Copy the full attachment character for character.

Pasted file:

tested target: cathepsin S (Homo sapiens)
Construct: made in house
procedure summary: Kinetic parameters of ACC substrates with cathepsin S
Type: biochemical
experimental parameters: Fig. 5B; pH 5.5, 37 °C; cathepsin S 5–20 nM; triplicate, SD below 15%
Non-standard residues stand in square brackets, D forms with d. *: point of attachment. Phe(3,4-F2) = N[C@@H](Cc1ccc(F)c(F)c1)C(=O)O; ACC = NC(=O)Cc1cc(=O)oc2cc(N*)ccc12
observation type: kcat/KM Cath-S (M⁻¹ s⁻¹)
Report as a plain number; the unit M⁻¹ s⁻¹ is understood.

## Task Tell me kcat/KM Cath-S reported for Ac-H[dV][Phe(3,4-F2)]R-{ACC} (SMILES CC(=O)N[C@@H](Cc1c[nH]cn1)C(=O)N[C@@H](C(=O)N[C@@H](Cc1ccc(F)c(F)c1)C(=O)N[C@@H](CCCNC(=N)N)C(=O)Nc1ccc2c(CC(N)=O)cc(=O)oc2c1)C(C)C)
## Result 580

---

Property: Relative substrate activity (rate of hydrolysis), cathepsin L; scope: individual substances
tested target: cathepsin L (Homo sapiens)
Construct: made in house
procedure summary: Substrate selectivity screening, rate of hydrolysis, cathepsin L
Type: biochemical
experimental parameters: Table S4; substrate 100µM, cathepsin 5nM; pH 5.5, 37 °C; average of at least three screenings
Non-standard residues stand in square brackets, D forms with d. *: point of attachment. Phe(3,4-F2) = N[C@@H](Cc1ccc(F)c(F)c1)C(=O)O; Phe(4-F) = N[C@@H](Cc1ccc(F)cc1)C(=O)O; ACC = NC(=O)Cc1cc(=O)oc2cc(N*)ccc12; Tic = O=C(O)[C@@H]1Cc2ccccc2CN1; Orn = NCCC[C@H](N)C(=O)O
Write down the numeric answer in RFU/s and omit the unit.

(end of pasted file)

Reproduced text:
tested target: cathepsin S (Homo sapiens)
Construct: made in house
procedure summary: Kinetic parameters of ACC substrates with cathepsin S
Type: biochemical
experimental parameters: Fig. 5B; pH 5.5, 37 °C; cathepsin S 5–20 nM; triplicate, SD below 15%
Non-standard residues stand in square brackets, D forms with d. *: point of attachment. Phe(3,4-F2) = N[C@@H](Cc1ccc(F)c(F)c1)C(=O)O; ACC = NC(=O)Cc1cc(=O)oc2cc(N*)ccc12
observation type: kcat/KM Cath-S (M⁻¹ s⁻¹)
Report as a plain number; the unit M⁻¹ s⁻¹ is understood.

## Task Tell me kcat/KM Cath-S reported for Ac-H[dV][Phe(3,4-F2)]R-{ACC} (SMILES CC(=O)N[C@@H](Cc1c[nH]cn1)C(=O)N[C@@H](C(=O)N[C@@H](Cc1ccc(F)c(F)c1)C(=O)N[C@@H](CCCNC(=N)N)C(=O)Nc1ccc2c(CC(N)=O)cc(=O)oc2c1)C(C)C)
## Result 580

---

Property: Relative substrate activity (rate of hydrolysis), cathepsin L; scope: individual substances
tested target: cathepsin L (Homo sapiens)
Construct: made in house
procedure summary: Substrate selectivity screening, rate of hydrolysis, cathepsin L
Type: biochemical
experimental parameters: Table S4; substrate 100µM, cathepsin 5nM; pH 5.5, 37 °C; average of at least three screenings
Non-standard residues stand in square brackets, D forms with d. *: point of attachment. Phe(3,4-F2) = N[C@@H](Cc1ccc(F)c(F)c1)C(=O)O; Phe(4-F) = N[C@@H](Cc1ccc(F)cc1)C(=O)O; ACC = NC(=O)Cc1cc(=O)oc2cc(N*)ccc12; Tic = O=C(O)[C@@H]1Cc2ccccc2CN1; Orn = NCCC[C@H](N)C(=O)O
Write down the numeric answer in RFU/s and omit the unit.